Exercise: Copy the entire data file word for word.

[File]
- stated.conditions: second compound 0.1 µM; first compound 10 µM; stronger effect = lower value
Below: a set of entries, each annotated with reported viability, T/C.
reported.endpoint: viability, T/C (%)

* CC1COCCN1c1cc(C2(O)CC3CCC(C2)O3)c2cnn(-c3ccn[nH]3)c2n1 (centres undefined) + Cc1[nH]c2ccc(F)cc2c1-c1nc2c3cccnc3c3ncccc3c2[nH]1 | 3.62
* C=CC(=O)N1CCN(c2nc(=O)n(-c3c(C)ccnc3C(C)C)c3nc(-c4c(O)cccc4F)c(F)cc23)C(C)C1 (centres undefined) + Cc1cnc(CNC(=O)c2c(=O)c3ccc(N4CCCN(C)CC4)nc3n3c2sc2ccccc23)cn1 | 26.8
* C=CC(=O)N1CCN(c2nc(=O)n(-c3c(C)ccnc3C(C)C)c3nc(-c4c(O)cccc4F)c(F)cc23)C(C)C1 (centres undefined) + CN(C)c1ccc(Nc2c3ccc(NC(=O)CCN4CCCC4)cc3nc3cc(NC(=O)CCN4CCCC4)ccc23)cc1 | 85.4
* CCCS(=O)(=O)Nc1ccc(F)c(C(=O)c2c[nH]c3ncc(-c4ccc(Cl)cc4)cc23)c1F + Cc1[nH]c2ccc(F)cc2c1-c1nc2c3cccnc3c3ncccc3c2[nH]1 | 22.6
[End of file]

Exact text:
- stated.conditions: second compound 0.1 µM; first compound 10 µM; stronger effect = lower value
Below: a set of entries, each annotated with reported viability, T/C.
reported.endpoint: viability, T/C (%)

* CC1COCCN1c1cc(C2(O)CC3CCC(C2)O3)c2cnn(-c3ccn[nH]3)c2n1 (centres undefined) + Cc1[nH]c2ccc(F)cc2c1-c1nc2c3cccnc3c3ncccc3c2[nH]1 | 3.62
* C=CC(=O)N1CCN(c2nc(=O)n(-c3c(C)ccnc3C(C)C)c3nc(-c4c(O)cccc4F)c(F)cc23)C(C)C1 (centres undefined) + Cc1cnc(CNC(=O)c2c(=O)c3ccc(N4CCCN(C)CC4)nc3n3c2sc2ccccc23)cn1 | 26.8
* C=CC(=O)N1CCN(c2nc(=O)n(-c3c(C)ccnc3C(C)C)c3nc(-c4c(O)cccc4F)c(F)cc23)C(C)C1 (centres undefined) + CN(C)c1ccc(Nc2c3ccc(NC(=O)CCN4CCCC4)cc3nc3cc(NC(=O)CCN4CCCC4)ccc23)cc1 | 85.4
* CCCS(=O)(=O)Nc1ccc(F)c(C(=O)c2c[nH]c3ncc(-c4ccc(Cl)cc4)cc23)c1F + Cc1[nH]c2ccc(F)cc2c1-c1nc2c3cccnc3c3ncccc3c2[nH]1 | 22.6